Characterisation of winter respiratory viral infections in patients
with asthma and COPD in Qatar
Hisham A. Sattar
Received: 12 September 2012 / Accepted: 6 November 2012 / Published online: 14 December 2012
Ó Springer-Verlag Wien 2012
Abstract Respiratory viruses in patients with chronic
obstructive pulmonary disease (COPD) or asthma have not
been characterised in Qatar. This study aimed to identify
the most common viral strains responsible for respiratory
tract infections in asthma/COPD patients (without exacer-
bations) in Qatar during the winter season (2008-2009).
Nasal swabs from patients with asthma/COPD and respi-
ratory symptoms were evaluated for 15 common viruses.
200 adult patients (190 with asthma and 10 with COPD)
were enrolled. Viral infections were present in 36 out of
200 patients (18 %). Cough and wheezing were the most
common symptoms. Rhinovirus was the most common
causative agent, followed by coronaviruses. Our ﬁndings
conﬁrm previous reports of rhinovirus prevalence in
respiratory tract infections in asthma/COPD. A country-
wide survey to conﬁrm our ﬁndings is warranted.
Respiratory viruses in patients with underlying lung dis-
eases such as chronic obstructive pulmonary disease
(COPD) or asthma are associated with exacerbations and
excess morbidity and mortality. Murphy et al. reported that
inﬂuenza in patients with asthma can cause acute exacer-
bations, whereas in patients with COPD, it can lead to
respiratory distress . Other common respiratory viruses,
especially rhinoviruses, cause the majority of exacerbations
in children and adults with asthma . Johnston et al.
carried out a study in the UK to investigate the role of viral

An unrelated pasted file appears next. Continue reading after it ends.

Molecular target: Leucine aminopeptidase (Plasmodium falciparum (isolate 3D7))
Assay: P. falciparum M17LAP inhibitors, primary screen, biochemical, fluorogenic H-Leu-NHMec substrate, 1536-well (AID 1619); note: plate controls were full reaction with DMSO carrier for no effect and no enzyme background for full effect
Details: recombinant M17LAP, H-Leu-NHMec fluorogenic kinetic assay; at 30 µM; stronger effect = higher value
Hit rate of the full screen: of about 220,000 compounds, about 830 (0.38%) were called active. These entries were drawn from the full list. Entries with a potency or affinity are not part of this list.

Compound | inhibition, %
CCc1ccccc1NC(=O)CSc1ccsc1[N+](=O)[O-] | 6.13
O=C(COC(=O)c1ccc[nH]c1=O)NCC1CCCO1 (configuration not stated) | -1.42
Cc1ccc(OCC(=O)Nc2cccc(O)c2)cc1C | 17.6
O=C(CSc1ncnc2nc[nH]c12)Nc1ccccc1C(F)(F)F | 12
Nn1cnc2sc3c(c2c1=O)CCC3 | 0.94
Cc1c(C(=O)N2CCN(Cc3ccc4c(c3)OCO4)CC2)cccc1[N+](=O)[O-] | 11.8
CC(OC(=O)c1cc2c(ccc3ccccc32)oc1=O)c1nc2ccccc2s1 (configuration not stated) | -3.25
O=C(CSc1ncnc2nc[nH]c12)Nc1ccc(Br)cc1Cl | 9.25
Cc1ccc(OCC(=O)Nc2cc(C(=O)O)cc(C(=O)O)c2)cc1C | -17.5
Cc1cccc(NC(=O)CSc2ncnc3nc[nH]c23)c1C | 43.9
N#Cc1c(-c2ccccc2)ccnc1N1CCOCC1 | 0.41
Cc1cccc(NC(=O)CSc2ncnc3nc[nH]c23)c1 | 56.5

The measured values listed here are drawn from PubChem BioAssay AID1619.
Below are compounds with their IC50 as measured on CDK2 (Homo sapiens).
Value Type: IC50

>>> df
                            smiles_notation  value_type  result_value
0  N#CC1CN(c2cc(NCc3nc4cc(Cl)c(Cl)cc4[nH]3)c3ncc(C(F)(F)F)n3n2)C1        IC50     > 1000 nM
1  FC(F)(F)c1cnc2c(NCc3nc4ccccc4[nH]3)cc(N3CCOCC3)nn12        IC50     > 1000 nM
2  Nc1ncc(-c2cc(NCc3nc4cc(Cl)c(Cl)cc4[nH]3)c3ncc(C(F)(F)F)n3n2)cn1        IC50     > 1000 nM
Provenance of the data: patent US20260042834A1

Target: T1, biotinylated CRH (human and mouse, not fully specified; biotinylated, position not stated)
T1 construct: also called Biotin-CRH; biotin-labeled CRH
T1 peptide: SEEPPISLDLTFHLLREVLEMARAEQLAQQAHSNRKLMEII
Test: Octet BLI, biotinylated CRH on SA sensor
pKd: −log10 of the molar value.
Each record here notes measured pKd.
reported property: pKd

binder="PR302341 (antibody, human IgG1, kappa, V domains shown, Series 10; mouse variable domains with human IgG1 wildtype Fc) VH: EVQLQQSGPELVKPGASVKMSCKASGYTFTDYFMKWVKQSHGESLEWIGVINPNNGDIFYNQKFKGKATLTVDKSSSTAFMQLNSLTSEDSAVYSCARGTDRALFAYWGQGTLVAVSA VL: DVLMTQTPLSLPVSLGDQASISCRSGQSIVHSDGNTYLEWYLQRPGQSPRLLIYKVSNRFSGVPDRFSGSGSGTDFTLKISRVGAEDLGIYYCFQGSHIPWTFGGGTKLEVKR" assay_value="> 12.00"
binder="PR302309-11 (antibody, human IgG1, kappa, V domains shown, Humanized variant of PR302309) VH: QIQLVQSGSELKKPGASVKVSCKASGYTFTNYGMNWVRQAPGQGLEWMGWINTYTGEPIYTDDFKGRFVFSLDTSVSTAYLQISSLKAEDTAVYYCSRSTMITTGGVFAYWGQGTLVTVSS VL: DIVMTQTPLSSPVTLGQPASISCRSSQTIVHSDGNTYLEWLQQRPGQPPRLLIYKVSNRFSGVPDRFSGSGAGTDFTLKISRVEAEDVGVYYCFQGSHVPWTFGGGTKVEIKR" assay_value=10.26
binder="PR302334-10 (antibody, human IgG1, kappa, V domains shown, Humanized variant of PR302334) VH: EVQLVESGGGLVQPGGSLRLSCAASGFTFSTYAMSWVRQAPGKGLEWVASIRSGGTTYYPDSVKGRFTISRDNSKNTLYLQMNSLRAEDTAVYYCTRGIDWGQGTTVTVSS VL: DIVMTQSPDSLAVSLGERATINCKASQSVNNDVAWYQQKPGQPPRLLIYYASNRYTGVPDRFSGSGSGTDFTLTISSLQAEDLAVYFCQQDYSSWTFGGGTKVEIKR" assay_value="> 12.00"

infections in acute exacerbations of asthma in schoolchil-
dren, and they reported that the most commonly identiﬁed
virus type in this population was rhinovirus .
In one of the earlier studies using PCR to detect respi-
ratory viruses in adults, a respiratory virus was found in
44 % of exacerbations (60 % rhinoviruses) . Rhinovirus
infection has also been associated with nearly half of all
chronic obstructive pulmonary disease (COPD) exacerba-
tions . Furthermore, the presence of two or more viral
agents may contribute to the severity of exacerbations.
Wilkinson et al. have reported that a total of 70 % of
COPD exacerbations in the UK were associated with the
bacterial pathogen Haemophilus inﬂuenzae, and rhinovirus
was identiﬁed in 20 % of exacerbations . However,
higher bacterial loads were observed in exacerbations with
both rhinovirus and H. inﬂuenzae, thus suggesting that
interaction between these pathogens may contribute to
exacerbation severity .
Other viruses have also been implicated in exacerbation
of asthma and COPD symptoms. For example, Ko et al.
reported that the most prevalent viruses detected during
acute exacerbations of COPD in Hong Kong were inﬂuenza
A virus and coronavirus .
Much of the morbidity, mortality, and excess health-care
utilisation associated with asthma and COPD are related to
exacerbations . Identifying viral aetiology associated
with respiratory tract infections in asthma and COPD is
useful for the development of strategies for the prevention
and treatment of infections leading to exacerbations in this
There is little data on the frequency of respiratory
viruses in the Middle East, particularly in Qatar. In this
study, we sought to determine the burden of respiratory
viruses in adult patients with asthma/COPD in Qatar, using
real-time reverse transcription polymerase chain reaction
A. Althani (&) Á S. Bushra Á N. Shaath
Qatar University, P.O.BOX 2713, Doha, Qatar
H. A. Sattar
Hamad Medical Corporation, Doha, Qatar
Arch Virol (2013) 158:1079–1083